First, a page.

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Raphael Warnock spent $1M in campaign cash on security despite dark money 'defund police' ties

Washington Examiner logo Washington Examiner 11/21/2022 Gabe Kaminsky
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EXCLUSIVE — Sen. Raphael Warnock (D-GA) has shelled out large sums in campaign money this election cycle for security despite him having close ties to liberal dark money groups aligned with the "defund police" movement, filings show.

Warnock's campaign dished out roughly $1 million between January 2021 and October 2022 to five security firms, according to Federal Election Commission filings reviewed by the Washington Examiner. At the same time, however, the Georgia Democrat has been endorsed by several dark money nonprofit organizations that have supported defunding law enforcement.

The bulk of the campaign money went to Executive Protection Agencies, an Atlanta-based limited liability corporation. The group received about $997,000, whereas a combined $2,870 was paid to Taylor Security, the Gorilla Group, T4 Enterprises, and K9 All Systems, filings show.

Political campaigns typically allocate certain funds for security and cybersecurity services, and doing so is often viewed as warranted amid an uptick of lawmakers being attacked or threatened. Still, Warnock's GOP opponent in Georgia's senate runoff, former NFL player Herschel Walker, has spent only about $12,000 on security between February and September, filings show.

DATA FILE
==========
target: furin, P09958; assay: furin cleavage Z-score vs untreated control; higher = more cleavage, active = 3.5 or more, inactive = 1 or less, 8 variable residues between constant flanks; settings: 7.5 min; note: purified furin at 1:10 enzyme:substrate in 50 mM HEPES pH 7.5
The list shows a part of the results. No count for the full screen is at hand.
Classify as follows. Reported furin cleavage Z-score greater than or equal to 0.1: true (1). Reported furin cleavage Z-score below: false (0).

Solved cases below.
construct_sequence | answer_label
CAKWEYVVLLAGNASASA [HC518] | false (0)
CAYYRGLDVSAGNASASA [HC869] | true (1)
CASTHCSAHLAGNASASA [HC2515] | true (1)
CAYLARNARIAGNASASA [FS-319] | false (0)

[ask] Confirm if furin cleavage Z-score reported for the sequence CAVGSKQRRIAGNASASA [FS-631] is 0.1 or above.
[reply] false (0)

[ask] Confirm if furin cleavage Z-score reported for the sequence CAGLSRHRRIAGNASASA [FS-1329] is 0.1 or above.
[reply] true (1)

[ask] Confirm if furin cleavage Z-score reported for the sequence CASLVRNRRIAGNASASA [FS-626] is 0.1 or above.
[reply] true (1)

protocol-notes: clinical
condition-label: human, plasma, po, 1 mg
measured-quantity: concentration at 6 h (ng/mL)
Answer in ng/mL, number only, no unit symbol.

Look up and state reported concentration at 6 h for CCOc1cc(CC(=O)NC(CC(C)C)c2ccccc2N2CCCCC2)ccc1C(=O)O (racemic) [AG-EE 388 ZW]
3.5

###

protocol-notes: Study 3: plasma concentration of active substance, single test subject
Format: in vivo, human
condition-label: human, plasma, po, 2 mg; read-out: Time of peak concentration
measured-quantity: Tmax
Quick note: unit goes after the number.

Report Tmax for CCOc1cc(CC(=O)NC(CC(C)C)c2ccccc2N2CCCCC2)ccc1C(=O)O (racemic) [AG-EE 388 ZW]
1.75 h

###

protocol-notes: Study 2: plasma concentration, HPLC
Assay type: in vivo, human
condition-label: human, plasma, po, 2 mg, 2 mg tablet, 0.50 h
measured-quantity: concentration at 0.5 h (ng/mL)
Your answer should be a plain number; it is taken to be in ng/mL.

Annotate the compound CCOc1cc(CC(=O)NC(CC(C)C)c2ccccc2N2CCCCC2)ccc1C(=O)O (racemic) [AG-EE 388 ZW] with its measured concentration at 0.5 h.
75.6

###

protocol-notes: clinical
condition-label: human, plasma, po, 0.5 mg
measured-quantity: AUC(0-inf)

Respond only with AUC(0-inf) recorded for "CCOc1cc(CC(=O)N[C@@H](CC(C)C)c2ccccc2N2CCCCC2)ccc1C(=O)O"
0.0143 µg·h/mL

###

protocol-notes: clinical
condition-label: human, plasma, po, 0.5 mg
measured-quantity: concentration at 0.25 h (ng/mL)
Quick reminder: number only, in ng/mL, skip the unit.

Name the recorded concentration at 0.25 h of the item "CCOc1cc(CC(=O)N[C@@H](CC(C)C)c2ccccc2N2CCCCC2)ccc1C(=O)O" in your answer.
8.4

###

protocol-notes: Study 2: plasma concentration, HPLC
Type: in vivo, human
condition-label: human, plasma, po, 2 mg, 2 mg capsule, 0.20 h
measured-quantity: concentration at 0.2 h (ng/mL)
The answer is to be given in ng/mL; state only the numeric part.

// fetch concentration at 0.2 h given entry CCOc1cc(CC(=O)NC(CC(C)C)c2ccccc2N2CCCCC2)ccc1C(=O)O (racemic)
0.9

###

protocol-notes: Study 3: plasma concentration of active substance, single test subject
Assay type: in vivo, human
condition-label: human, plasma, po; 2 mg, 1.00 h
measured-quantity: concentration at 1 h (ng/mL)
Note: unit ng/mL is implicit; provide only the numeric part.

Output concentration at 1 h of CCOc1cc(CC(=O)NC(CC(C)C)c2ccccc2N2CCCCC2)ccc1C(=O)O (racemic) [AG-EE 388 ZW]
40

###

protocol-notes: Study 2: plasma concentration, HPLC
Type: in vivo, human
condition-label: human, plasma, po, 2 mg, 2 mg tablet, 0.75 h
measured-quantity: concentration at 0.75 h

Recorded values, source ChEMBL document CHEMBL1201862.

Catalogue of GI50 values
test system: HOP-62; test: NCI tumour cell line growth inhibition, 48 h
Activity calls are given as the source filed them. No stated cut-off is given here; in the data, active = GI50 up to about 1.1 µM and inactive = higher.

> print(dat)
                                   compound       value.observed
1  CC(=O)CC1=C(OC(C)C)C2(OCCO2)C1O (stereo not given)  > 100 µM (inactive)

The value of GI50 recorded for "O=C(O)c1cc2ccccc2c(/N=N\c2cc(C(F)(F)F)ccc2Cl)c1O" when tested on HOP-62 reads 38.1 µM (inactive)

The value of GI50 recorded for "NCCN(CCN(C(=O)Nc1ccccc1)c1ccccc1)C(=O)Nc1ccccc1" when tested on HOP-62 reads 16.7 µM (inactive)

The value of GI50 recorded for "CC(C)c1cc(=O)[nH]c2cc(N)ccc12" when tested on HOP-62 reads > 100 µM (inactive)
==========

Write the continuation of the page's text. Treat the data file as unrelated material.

“Raphael Warnock is the man who infamously called police officers ‘thugs’ and ‘bullies,’ so it comes as no surprise that he would accept endorsements from defund-the-police groups," Danielle Repass, a spokeswoman for the Georgia Republican Party, told the Washington Examiner. "The Democrat Party’s national pastime is hypocrisy, and Warnock’s proclivity for ‘elite’ million-dollar private security is just his way of keeping up with other far-leftists."

The "defund police" movement gained steam after the murder of George Floyd in Minneapolis, Minnesota, in May 2020. Following Floyd's murder, there were mass "racial justice" protests and riots across the United States. Multinational corporations joined left-wing activists in supporting the idea of defunding the police, although most groups have reversed their positions following violent crime spikes.

Nonprofit groups with 501(c)(4) tax-exempt status are often called "dark money" hubs because they do not legally have to disclose their donors to the IRS. One such group is Color of Change, which endorsed Warnock in September and bills itself as "the nation’s largest online racial justice organization."

Color of Change is headquartered in Oakland, California, according to its tax forms. The group has repeatedly called to defund the police and backed a failed initiative to strip resources from the Police Department in Minneapolis.

In November 2021, voters in Minneapolis rejected a ballot measure by a 56% margin that would have replaced the city's Police Department with a "public safety" department and removed officer staffing minimums.

"Policing is a violent institution that must end," said Color of Change President Rashad Robinson in 2021. "We imagine a country where there is enough money to educate our children, care for our sick and feed those who are financially unstable. Defunding the police allows for this vision."

Color of Change has circulated numerous defund-the-police petitions in connection to Minneapolis and the U.S., as a whole. One petition, "Tell Congress: Defund the Police," claimed law enforcement doesn't keep "communities safe" and is "dangerous." The petition also claimed the lives of the public "literally depend" on "reducing federal funding to police."